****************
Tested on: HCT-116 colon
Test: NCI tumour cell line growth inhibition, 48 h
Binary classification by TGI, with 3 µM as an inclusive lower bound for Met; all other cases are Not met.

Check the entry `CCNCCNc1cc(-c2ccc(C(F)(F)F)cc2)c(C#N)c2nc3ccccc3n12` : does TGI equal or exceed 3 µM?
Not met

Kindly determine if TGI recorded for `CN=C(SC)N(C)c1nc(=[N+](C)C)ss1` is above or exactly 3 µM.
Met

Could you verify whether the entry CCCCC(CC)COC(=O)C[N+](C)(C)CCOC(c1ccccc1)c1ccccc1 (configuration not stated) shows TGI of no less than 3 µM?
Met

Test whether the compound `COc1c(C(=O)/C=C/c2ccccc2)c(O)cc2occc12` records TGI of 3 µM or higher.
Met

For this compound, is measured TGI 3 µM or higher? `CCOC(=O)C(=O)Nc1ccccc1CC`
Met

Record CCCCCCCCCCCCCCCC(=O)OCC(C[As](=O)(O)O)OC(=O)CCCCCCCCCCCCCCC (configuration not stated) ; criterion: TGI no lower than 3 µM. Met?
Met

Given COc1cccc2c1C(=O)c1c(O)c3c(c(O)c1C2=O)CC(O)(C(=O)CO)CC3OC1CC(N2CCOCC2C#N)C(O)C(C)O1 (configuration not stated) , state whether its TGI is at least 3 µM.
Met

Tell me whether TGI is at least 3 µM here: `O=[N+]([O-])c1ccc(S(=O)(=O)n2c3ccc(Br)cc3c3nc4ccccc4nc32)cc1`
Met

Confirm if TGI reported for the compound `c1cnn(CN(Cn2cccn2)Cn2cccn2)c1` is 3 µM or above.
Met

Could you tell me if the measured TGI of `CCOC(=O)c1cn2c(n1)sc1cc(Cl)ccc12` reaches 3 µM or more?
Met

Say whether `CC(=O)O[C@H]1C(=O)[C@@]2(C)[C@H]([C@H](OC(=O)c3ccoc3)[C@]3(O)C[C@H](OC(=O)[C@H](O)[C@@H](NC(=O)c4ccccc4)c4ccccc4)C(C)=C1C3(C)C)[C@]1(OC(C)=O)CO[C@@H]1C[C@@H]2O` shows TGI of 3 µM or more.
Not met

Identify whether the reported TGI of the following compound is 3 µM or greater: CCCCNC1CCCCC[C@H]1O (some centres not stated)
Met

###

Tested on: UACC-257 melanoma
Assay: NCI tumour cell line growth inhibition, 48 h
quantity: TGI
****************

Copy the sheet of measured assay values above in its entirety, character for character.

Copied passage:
Tested on: HCT-116 colon
Test: NCI tumour cell line growth inhibition, 48 h
Binary classification by TGI, with 3 µM as an inclusive lower bound for Met; all other cases are Not met.

Check the entry `CCNCCNc1cc(-c2ccc(C(F)(F)F)cc2)c(C#N)c2nc3ccccc3n12` : does TGI equal or exceed 3 µM?
Not met

Kindly determine if TGI recorded for `CN=C(SC)N(C)c1nc(=[N+](C)C)ss1` is above or exactly 3 µM.
Met

Could you verify whether the entry CCCCC(CC)COC(=O)C[N+](C)(C)CCOC(c1ccccc1)c1ccccc1 (configuration not stated) shows TGI of no less than 3 µM?
Met

Test whether the compound `COc1c(C(=O)/C=C/c2ccccc2)c(O)cc2occc12` records TGI of 3 µM or higher.
Met

For this compound, is measured TGI 3 µM or higher? `CCOC(=O)C(=O)Nc1ccccc1CC`
Met

Record CCCCCCCCCCCCCCCC(=O)OCC(C[As](=O)(O)O)OC(=O)CCCCCCCCCCCCCCC (configuration not stated) ; criterion: TGI no lower than 3 µM. Met?
Met

Given COc1cccc2c1C(=O)c1c(O)c3c(c(O)c1C2=O)CC(O)(C(=O)CO)CC3OC1CC(N2CCOCC2C#N)C(O)C(C)O1 (configuration not stated) , state whether its TGI is at least 3 µM.
Met

Tell me whether TGI is at least 3 µM here: `O=[N+]([O-])c1ccc(S(=O)(=O)n2c3ccc(Br)cc3c3nc4ccccc4nc32)cc1`
Met

Confirm if TGI reported for the compound `c1cnn(CN(Cn2cccn2)Cn2cccn2)c1` is 3 µM or above.
Met

Could you tell me if the measured TGI of `CCOC(=O)c1cn2c(n1)sc1cc(Cl)ccc12` reaches 3 µM or more?
Met

Say whether `CC(=O)O[C@H]1C(=O)[C@@]2(C)[C@H]([C@H](OC(=O)c3ccoc3)[C@]3(O)C[C@H](OC(=O)[C@H](O)[C@@H](NC(=O)c4ccccc4)c4ccccc4)C(C)=C1C3(C)C)[C@]1(OC(C)=O)CO[C@@H]1C[C@@H]2O` shows TGI of 3 µM or more.
Not met

Identify whether the reported TGI of the following compound is 3 µM or greater: CCCCNC1CCCCC[C@H]1O (some centres not stated)
Met

###

Tested on: UACC-257 melanoma
Assay: NCI tumour cell line growth inhibition, 48 h
quantity: TGI